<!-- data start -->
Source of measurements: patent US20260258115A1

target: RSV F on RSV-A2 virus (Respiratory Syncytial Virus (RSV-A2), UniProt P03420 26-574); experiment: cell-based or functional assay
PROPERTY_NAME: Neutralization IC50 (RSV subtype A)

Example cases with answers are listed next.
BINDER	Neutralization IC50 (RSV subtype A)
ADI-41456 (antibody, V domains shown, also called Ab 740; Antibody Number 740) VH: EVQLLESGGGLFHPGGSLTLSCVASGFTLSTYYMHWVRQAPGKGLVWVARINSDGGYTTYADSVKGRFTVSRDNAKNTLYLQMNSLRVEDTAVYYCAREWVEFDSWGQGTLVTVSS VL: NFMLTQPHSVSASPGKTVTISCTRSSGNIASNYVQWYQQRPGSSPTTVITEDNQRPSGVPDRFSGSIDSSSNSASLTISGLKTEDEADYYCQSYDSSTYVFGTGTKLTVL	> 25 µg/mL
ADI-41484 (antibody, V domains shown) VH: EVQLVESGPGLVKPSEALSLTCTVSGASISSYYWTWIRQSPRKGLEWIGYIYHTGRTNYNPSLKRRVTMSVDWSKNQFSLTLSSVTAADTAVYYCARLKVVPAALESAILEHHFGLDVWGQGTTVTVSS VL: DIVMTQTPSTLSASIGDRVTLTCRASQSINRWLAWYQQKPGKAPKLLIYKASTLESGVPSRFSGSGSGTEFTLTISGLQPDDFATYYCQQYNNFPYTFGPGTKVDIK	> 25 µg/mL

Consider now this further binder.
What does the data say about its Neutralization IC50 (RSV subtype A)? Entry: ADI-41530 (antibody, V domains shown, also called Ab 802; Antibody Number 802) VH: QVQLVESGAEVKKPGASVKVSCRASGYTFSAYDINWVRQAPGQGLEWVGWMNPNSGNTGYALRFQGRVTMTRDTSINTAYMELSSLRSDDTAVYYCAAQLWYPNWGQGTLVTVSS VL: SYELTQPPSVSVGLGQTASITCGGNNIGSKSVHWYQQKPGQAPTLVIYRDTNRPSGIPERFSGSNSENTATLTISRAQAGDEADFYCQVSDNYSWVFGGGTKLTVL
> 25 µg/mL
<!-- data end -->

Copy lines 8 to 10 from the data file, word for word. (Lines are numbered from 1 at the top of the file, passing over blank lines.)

Consider now this further binder.
What does the data say about its Neutralization IC50 (RSV subtype A)? Entry: ADI-41530 (antibody, V domains shown, also called Ab 802; Antibody Number 802) VH: QVQLVESGAEVKKPGASVKVSCRASGYTFSAYDINWVRQAPGQGLEWVGWMNPNSGNTGYALRFQGRVTMTRDTSINTAYMELSSLRSDDTAVYYCAAQLWYPNWGQGTLVTVSS VL: SYELTQPPSVSVGLGQTASITCGGNNIGSKSVHWYQQKPGQAPTLVIYRDTNRPSGIPERFSGSNSENTATLTISRAQAGDEADFYCQVSDNYSWVFGGGTKLTVL
> 25 µg/mL